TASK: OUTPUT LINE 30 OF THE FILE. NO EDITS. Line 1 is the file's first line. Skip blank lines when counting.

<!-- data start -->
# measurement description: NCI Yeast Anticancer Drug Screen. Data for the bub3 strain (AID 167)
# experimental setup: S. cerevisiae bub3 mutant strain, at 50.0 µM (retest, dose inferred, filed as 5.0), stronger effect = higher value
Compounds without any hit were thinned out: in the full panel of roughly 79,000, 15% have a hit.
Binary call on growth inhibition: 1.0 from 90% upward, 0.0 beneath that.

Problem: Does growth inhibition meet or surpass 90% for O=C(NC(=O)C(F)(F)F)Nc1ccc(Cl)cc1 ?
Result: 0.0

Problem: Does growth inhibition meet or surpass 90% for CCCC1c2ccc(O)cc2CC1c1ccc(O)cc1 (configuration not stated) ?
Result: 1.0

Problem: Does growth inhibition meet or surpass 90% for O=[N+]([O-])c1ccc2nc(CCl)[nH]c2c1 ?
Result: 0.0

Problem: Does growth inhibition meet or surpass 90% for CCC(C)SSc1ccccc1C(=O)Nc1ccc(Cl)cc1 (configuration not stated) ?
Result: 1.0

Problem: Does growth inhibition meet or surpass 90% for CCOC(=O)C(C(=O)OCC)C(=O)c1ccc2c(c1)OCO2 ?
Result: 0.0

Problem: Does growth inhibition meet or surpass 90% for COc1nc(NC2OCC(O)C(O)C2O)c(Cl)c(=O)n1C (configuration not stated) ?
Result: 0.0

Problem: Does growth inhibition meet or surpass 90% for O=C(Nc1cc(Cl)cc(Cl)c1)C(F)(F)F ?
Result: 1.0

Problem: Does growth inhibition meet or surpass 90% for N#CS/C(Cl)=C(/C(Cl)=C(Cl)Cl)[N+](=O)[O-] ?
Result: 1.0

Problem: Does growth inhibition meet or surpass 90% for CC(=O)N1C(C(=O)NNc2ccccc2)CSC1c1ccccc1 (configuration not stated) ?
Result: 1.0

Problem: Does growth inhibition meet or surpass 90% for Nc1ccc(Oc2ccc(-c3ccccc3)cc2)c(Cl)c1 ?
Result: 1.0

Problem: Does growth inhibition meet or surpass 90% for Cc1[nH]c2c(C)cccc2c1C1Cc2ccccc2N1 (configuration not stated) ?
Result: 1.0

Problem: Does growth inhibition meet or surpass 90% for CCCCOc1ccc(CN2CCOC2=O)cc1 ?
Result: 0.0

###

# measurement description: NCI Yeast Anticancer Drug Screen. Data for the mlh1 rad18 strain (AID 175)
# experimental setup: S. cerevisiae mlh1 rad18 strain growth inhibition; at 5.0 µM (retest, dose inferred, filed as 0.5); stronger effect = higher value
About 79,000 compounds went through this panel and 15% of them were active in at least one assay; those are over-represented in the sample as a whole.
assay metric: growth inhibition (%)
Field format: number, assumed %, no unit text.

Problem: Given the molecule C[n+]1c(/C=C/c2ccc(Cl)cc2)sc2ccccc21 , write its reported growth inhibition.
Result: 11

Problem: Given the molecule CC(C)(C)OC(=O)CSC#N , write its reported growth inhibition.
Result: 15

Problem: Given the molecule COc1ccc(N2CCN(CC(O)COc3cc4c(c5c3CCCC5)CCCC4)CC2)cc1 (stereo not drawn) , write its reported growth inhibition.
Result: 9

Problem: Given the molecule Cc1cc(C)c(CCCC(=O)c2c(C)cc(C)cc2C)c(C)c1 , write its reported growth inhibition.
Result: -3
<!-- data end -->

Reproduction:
# measurement description: NCI Yeast Anticancer Drug Screen. Data for the mlh1 rad18 strain (AID 175)